Hi, I guess I want to come back to the guidance, the annual guidance for $60 million to $70 million of EBITDA for this year. Could you maybe just, kind of, help us understand just, kind of, the framework behind that? And especially kind of when we think about U.S. activity, maybe it's E&P capex that you want to talk to or something like that.

D. Lyle Williams Jr. -- Senior Vice President-Operations

Yes. I think the bigger the macro, obviously, we can talk about oil price, supply demand. But the drivers for us that are key, the direction in the rig count, the rig count is going up and we're putting more rigs to work. They need to be reoutfitted and that's a positive. On the frac side, we feel that at this point, there's been a lot of destocking of consumable products and although there may be more frac units that go into attrition or are retired, our view is largely, those are not in operating condition at any rate. And in order if one were to try to put those back, there would need to be money spent on those. And we're at a point now with the destocking of consumable products, that it's more hand to mouth. We've seen it leveling off, I think, in demand there. But as there's a need to continue to maintain that equipment, keep it working.

And if there's any increase in units going back to work, those would be positives for demand, for our products. So those would be some of the main some macro or drivers for our business. The increasing use of artificial lift, we've already addressed. International, 30% of our revenue is international and we expect that to be a growing portion over time. The offshore and subsea market is another positive. We're seeing more discussions and bids going on there that we're working hard to turn into orders. And also, while mentioned, the process industry projects that we won in the fourth quarter, we're seeing an increase in a number of those that projects that are being talked about. Very good margin, lumpier, bigger projects, and we're hoping of landing more of those as well.

Chase Mulvehill -- Bank of America -- Analyst

Okay. All right. And on the Completions side, if I looked at margins and decrementals there in the fourth quarter, realizing that revenues were down a decent chunk. You had some pretty hefty decrementals. As we kind of move forward, I don't know if you want to kind of talk a little bit about incrementals, as you start revenues improve or maybe kind of, over the next few quarters, where you think absolute level of margins can go for this segment?

C. Christopher Gaut -- Chief Executive Officer

Yes. I mean, that's it's a good margin segment for us. We were hurt in the transition from Q3 to Q4 by some cost recovery issues but we don't see that being a factor from fourth quarter to first quarter. So the gross margin contribution on an incremental basis is high in our Completions business. So they have increase in sales there would clearly be accretive to our overall results. Some of our intervention products that are doing well since as our e-line, our wireline cable, we've got some very good technology there. Some new products coming out, great margins, of course a coiled tubing coiled tubing pipe that we sell, very good product line, very good margins. And as completions are done in the particularly in the first half of the year as E&P companies want to kind of get ahead on their production goals for the year, that should be good for those product lines.

Chase Mulvehill -- Bank of America -- Analyst

Okay, understood. If I squeeze one more in. If we look out for 2020, and it kind of looks like maybe revenues have kind of stabilized and you might kind of work them higher from here. But on the cost side, could you talk about what you're doing to kind of focus on cost and to take more cost out of the business.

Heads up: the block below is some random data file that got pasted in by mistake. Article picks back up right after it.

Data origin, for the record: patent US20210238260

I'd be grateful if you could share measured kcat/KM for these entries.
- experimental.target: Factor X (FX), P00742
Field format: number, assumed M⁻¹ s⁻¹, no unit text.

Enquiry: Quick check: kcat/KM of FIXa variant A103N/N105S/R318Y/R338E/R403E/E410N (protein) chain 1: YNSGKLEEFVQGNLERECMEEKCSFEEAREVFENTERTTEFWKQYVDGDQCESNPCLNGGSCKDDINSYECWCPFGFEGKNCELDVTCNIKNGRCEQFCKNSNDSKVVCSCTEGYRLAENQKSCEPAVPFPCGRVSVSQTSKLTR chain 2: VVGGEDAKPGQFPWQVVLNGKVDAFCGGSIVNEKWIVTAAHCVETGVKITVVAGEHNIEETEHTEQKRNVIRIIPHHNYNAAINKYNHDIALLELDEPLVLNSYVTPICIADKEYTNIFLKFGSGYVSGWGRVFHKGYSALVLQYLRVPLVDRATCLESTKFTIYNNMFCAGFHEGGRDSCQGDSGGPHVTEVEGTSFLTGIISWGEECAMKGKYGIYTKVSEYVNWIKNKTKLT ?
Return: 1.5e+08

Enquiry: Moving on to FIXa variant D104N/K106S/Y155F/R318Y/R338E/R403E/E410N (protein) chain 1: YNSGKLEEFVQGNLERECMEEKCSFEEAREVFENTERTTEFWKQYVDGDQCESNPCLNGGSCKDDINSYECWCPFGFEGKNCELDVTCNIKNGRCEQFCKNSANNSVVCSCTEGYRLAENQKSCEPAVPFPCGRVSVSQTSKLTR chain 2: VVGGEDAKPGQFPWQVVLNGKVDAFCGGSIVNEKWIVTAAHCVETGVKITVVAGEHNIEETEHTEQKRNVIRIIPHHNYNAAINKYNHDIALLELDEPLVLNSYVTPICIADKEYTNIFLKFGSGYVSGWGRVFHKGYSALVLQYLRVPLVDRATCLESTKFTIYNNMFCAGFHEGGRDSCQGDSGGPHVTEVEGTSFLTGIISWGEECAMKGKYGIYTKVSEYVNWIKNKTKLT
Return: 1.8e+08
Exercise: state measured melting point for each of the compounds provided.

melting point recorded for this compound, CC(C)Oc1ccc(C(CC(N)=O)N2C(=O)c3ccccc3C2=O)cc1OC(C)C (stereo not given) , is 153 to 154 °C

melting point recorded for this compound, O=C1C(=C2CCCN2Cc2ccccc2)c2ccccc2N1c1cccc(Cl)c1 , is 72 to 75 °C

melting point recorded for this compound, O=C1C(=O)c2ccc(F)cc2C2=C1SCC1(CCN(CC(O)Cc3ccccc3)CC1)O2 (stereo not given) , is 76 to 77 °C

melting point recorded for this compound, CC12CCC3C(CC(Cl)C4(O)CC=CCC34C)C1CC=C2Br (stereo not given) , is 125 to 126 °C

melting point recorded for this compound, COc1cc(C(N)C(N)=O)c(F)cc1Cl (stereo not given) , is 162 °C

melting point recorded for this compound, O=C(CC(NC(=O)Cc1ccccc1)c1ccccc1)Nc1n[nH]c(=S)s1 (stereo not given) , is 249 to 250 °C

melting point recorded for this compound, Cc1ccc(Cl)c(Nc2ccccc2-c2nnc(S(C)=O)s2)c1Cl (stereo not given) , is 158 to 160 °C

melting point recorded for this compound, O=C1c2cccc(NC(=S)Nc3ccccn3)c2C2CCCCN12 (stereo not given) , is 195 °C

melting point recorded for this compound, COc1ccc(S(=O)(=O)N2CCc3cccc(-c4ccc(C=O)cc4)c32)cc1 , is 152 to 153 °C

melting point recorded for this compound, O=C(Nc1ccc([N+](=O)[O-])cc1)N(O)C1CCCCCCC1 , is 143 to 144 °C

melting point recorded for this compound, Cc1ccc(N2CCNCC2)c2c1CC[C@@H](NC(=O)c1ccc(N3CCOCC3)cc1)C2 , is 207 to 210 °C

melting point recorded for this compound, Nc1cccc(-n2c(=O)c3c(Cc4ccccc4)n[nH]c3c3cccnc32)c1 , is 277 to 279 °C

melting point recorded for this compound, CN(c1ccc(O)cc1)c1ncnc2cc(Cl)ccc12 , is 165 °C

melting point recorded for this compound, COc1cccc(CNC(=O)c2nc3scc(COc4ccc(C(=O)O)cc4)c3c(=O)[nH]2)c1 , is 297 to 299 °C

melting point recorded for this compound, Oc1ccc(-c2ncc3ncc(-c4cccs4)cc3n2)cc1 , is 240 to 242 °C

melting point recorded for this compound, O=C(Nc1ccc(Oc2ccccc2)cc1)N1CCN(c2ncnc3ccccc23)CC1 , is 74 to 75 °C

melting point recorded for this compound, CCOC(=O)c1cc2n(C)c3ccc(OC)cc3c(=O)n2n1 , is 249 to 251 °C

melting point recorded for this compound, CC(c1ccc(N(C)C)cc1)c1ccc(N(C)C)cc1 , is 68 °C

C. Christopher Gaut -- Chief Executive Officer

We've worked hard on SG&A in recent periods. And I think we've made great progress there and really thinned out the organization. Another step that we're doing is in improving our direct costs and our manufacturing costs. And maybe Lyle, you can talk about some of the things we're doing in that regard.

D. Lyle Williams Jr. -- Senior Vice President-Operations

Sure. Sure, we talked a little bit in prepared remarks about the efficiency of our focus on lean operations and what those do as far as not just reducing cost but also improving our responsiveness to our customers. We've got a good, solid organization working on supply chain. So working on material cost. Materials are a large component of our cost of goods sold, so continuing that focus of developing our supply chain and increasing those. I think as we think about footprint and what we have from an operational perspective, Cris mentioned SG&A, we've also done a good job of optimizing that footprint in getting production into the right operating places, right operating locations and manufacturing locations to be as efficient as we can. So some really good progress that's been made there. More ground to cover but the team and the team has done a great job of implementing those while being responsive to the change in market demand.

C. Christopher Gaut -- Chief Executive Officer

The tariffs have also been a burden for us, Chase, and that seems to be not getting worse at this point. They feel a little bit better but we're also making progress on our remediation efforts in that regard. But those are a burden. But we're doing a better job of addressing those, which goes right to our costs.

Chase Mulvehill -- Bank of America -- Analyst

All right, understood. All right, Thanks, Chris. Thanks, Lyle. I'll turn it back over.

C. Christopher Gaut -- Chief Executive Officer

Thanks very much. Well, we appreciate your attention and interest in Forum, and we'll talk to everybody next quarter. Thanks very much. Goodbye.

Operator

[Operator Closing Remarks]

Duration: 41 minutes

Call participants:

Bill Austin -- Vice President of Corporate Development and Investor Relations

C. Christopher Gaut -- Chief Executive Officer

Pablo G. Mercado -- Senior Vice President and Chief Financial Officer

D. Lyle Williams Jr. -- Senior Vice President-Operations

Sean Meakim -- JPMorgan -- Analyst

George O'Leary -- TPH Corporation -- Analyst

Chase Mulvehill -- Bank of America -- Analyst